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7: The Treatment of Stress Incontinence

  • Page ID
    15611
    • 7.1: 7.1:Introduction
    • 7.2: 7.2-Where Do We Begin? – Physiotherapy
      The first step in therapy is to have the sufferer visit a physiotherapist with a special interest in pelvic floor rehabilitation. The physio will assess the strength of the patient’s pelvic floor, and suggest exercise to enhance the muscle power of the Levator muscles.
    • 7.3: 7.3-When Is Surgery Indicated?
    • 7.4: 7.4-The Surgical Management of Stress Incontinence
      Vaginal birth and aging are important causes of urinary stress incontinence. Ingenious operations to cure this common and distressing symptom in women have been devised. As a better understanding of the mechanisms of continence have evolved, 47 operations to cure the condition have improved.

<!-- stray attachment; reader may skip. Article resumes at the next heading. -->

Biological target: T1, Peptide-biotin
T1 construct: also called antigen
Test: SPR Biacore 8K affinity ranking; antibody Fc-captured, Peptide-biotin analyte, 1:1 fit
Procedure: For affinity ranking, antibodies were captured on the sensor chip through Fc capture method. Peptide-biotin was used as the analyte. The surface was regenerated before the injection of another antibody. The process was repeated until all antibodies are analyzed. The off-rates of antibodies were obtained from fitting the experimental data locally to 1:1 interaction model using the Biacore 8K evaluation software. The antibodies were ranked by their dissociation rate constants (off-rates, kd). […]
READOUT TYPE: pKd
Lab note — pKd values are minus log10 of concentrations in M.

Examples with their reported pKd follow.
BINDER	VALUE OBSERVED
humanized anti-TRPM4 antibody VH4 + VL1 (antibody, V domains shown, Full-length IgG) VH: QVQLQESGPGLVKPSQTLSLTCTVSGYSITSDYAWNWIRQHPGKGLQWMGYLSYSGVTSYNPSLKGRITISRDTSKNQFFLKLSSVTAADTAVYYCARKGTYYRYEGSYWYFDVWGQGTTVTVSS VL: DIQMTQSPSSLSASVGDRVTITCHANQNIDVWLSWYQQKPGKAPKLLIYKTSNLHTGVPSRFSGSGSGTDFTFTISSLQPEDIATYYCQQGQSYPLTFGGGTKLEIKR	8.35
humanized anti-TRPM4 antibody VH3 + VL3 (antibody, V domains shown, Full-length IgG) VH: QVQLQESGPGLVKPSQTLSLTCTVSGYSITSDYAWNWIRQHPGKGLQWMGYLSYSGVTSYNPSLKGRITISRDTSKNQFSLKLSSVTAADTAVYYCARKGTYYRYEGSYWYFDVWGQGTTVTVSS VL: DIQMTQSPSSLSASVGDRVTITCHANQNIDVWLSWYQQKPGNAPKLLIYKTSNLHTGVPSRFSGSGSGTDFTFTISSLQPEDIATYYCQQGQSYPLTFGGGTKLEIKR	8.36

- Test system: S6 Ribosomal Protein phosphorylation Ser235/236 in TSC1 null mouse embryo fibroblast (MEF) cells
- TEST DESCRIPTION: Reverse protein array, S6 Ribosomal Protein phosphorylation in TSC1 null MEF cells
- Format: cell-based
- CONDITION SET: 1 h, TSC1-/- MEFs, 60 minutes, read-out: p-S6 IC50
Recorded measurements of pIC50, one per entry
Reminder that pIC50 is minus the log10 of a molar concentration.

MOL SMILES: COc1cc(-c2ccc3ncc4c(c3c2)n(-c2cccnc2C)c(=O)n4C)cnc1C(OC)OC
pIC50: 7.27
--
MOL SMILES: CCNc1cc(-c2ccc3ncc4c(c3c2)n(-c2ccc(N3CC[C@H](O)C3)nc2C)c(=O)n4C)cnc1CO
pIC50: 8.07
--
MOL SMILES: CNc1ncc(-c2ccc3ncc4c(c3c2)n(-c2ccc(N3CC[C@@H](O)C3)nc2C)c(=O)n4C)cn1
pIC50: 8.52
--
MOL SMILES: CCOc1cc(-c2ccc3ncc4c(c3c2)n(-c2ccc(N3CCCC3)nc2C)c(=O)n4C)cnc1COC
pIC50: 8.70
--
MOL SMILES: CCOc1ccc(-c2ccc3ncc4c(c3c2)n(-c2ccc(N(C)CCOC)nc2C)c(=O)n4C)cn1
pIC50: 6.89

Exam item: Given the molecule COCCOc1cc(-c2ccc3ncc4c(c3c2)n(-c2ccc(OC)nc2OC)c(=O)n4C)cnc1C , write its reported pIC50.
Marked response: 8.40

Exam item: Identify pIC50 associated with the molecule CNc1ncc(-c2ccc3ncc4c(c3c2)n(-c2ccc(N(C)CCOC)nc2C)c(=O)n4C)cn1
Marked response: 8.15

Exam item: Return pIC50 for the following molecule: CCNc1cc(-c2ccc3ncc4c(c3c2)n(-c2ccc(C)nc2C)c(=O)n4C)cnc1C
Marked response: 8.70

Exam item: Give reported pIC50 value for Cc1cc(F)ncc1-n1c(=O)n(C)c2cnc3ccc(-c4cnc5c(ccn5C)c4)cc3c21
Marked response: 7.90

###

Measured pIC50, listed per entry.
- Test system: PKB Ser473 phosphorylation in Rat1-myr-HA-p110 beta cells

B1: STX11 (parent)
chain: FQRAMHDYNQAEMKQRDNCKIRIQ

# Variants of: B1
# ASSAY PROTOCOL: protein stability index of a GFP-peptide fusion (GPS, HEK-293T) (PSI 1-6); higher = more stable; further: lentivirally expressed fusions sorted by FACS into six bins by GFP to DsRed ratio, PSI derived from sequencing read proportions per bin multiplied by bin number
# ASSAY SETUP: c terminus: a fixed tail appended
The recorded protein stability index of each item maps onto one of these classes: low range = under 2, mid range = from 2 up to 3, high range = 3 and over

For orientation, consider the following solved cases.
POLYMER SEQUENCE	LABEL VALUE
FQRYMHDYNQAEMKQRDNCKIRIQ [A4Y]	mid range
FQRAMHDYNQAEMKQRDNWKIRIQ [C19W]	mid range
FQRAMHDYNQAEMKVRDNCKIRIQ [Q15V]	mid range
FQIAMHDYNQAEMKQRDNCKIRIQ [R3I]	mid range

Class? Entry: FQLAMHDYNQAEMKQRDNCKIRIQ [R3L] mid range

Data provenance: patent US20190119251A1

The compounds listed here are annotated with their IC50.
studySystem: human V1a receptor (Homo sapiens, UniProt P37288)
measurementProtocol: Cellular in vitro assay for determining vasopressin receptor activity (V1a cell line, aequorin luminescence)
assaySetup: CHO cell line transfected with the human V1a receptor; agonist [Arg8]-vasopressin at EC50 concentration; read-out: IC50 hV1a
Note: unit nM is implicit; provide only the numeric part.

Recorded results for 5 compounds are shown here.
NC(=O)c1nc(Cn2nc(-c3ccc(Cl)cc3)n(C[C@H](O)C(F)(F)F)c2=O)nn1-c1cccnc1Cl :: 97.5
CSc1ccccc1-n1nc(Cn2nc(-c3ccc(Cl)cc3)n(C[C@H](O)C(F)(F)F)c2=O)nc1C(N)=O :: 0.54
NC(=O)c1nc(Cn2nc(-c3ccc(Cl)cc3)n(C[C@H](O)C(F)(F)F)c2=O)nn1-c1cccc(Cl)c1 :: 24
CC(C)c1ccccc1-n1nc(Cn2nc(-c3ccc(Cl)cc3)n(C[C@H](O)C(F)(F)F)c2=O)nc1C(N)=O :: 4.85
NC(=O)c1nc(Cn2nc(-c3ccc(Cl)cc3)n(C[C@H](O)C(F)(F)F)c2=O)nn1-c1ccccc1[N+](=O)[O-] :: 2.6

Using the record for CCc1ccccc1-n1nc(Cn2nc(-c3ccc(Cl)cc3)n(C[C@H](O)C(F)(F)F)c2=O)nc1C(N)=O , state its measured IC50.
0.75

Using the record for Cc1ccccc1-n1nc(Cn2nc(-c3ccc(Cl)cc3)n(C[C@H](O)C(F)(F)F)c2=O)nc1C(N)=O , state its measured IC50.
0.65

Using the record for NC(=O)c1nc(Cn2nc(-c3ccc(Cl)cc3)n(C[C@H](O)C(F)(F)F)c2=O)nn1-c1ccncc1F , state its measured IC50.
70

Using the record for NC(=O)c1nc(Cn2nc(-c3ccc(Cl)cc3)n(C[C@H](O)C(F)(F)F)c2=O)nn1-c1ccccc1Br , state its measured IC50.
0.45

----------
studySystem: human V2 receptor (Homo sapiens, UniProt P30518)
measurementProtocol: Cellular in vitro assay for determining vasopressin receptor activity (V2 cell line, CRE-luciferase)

• 7.5: Historical Perspective
      Traditionally the anterior repair of a cystocoele using Kelly plication sutures have been useful in the management of stress incontinence. However the effect is transient, and while it cures anterior compartment prolapse, the anterior repair is not an authentic continence operation
    • 7.6: 7.6-The Retropubic TVT (TVT-R)
      Given that transobturator approaches are probably safer and equally as effective as retropubic TVT, the thoughtful continence practitioner must consider if the “inside – out” route is safer, or otherwise, than the “outside – in” transobturator approach.
    • 7.7: The New Transobturator Approach
      Transobturator “outside – in” procedures and transobturator “inside – out” procedures
    • 7.8: The Future
    • 7.9: Conclusion and References
      The obturator approach to the treatment of stress incontinence offers many advantages over previous operations, especially ease of surgery, safety and good predictable cure rates.

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